a farm house". But Asia Times Online contacts
maintain he will meet with Lebanese parliamentary
majority leader Saad Hariri to discuss guarantees
and a modus operandi for a relationship
between the Sharifs and Musharraf.
slain father Rafik Hariri previously was the
guarantor of a deal between Sharif and Musharraf
which allowed Sharif's release from jail in 2000 -
he had been sentenced to life imprisonment on
charges of hijacking - to go into exile in Saudi
Arabia. Sharif initially denied this deal, but
later admitted to it.
Leader Khalid Khawaja commented to Asia Times
Online, "We are fully aware of these developments,
and you would be surprised to learn that I
recently met a person in the UAE [United Arab
Emirates] who divulged that America's real point
person has always been Nawaz Sharif. The reason is
simple, he has inroads to the militants and he is
considered among them to be a better person in
comparison to all others."
Khawaja was a
close aide of Osama bin Laden's after retiring
from the Inter-Services Intelligence (ISI)and the
Pakistan Air Force. Khawaja also arranged bin
Laden's meeting with Nawaz Sharif in the late
1980s in Saudi Arabia to hatch a plan to topple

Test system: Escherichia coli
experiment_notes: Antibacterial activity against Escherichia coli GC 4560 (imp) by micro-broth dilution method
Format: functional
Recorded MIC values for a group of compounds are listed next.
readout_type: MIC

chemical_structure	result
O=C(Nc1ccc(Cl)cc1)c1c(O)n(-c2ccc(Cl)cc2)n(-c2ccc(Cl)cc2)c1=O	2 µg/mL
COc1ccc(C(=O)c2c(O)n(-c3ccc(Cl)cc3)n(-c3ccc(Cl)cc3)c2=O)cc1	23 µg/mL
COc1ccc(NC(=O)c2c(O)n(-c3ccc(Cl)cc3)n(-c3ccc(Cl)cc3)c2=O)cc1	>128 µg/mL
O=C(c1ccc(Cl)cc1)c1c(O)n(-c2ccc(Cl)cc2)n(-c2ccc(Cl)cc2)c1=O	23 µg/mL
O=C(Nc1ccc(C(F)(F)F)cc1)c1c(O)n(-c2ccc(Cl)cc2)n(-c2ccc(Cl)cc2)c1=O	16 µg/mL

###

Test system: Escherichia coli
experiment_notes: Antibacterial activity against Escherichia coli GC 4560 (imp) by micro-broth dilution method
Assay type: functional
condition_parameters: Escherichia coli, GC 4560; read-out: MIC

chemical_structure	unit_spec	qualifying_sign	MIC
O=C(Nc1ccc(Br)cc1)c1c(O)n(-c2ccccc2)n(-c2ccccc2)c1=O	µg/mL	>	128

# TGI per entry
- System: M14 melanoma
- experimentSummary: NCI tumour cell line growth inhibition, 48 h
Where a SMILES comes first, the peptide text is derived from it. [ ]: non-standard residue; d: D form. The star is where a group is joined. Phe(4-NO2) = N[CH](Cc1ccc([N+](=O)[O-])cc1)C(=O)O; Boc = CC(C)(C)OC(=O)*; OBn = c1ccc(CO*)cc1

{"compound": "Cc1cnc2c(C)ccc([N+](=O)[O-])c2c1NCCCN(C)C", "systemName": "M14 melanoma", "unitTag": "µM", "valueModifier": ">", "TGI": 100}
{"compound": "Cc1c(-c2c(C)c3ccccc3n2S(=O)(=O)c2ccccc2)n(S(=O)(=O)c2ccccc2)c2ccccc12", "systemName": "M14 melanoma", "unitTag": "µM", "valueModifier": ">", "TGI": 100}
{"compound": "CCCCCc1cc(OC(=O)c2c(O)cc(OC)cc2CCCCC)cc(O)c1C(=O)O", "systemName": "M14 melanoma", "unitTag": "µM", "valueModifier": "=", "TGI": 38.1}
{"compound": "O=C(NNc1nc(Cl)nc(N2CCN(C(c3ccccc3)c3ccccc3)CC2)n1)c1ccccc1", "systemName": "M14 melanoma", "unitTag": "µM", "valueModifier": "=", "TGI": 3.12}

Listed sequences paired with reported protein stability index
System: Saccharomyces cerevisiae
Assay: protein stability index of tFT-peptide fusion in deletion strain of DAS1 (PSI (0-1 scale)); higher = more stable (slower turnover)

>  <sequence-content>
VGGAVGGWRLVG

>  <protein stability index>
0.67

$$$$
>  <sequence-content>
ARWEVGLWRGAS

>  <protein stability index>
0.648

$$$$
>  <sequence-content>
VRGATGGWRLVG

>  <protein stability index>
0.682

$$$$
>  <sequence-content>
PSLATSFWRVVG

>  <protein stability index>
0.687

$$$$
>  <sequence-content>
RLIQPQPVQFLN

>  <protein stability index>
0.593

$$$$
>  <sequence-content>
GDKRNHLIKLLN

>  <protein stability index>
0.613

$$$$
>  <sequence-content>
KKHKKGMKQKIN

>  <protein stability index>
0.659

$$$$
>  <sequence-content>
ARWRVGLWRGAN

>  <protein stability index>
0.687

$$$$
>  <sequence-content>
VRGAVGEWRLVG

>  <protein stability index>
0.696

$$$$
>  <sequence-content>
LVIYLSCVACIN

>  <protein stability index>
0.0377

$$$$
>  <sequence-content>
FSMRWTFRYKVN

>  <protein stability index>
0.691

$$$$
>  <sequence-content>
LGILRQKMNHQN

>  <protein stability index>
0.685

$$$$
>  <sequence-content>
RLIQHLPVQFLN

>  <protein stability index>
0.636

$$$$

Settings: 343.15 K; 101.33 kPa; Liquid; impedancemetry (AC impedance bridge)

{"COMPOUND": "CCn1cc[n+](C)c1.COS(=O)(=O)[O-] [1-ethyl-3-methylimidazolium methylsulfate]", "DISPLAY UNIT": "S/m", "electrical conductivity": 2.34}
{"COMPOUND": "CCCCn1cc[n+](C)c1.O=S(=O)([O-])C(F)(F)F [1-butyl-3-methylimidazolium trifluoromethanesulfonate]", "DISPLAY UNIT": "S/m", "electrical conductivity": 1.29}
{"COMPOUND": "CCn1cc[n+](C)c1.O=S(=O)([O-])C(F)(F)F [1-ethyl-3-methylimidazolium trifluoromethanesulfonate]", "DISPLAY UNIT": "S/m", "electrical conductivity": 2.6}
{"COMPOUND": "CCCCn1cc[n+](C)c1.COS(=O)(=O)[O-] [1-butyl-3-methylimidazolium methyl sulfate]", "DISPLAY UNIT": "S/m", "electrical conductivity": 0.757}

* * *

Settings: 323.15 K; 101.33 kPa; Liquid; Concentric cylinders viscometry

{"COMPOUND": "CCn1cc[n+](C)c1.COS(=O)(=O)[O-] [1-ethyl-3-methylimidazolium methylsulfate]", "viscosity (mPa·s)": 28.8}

Khawaja would not
name the person he had met in the UAE, other than
to hint he is part of the ISI's and the US State
Department's initiative of backroom meetings
between Pakistani officials and the opposition.
A matter of urgency The need to
work out a deal between Sharif and Musharraf is of
paramount importance, given the security situation
in the country. The security forces have
launched an operation to eliminate former
Pakistani Taliban leader Baitullah Mehsud in the
South Waziristan tribal area, but they have
admitted they are clueless about his network.
Mehsud was recently "sacked" by Taliban
leader Mullah Omar because of Mehsud's obsession
with waging war against the Pakistan state. Mullah
Omar wants the Taliban to concentrate on the
struggle in Afghanistan.
militants in the port city of Karachi apparently
divulged details of Mehsud's plans to attack
Pakistan's strategic installations. As a result,
security has been beefed up around intelligence
and military installations. Officials even fear an
imminent country-wide clash between security and
efforts to eliminate militant cells has been
hampered by the loss of several key people. Former
members of Musharraf's ruling coalition and
ministers such as Sheikh Rasheed and Ejaz ul-Haq
have been discredited in the eyes of the
militants. This is because of their role in the
Lal Masjid (Red Mosque) incident last year when
the radical mosque was stormed by security forces.
They had been close to the militants.
former opposition leader Fazlur Rehman, who played
a major role in striking a ceasefire deal in the
tribal areas, is now on al-Qaeda's hit list for
trying to broker a ceasefire between Taliban
commanders and Western intelligence agencies in
All eyes are now
on Sharif to rescue the situation, whether in the
role of a friendly opposition (as the six-party
religious alliance Muttahida Majlis-e-Amal did in
the past) or as part of a ruling coalition.
Syed Saleem Shahzad is Asia
Times Online's Pakistan Bureau Chief. He can be
reached at firstname.lastname@example.org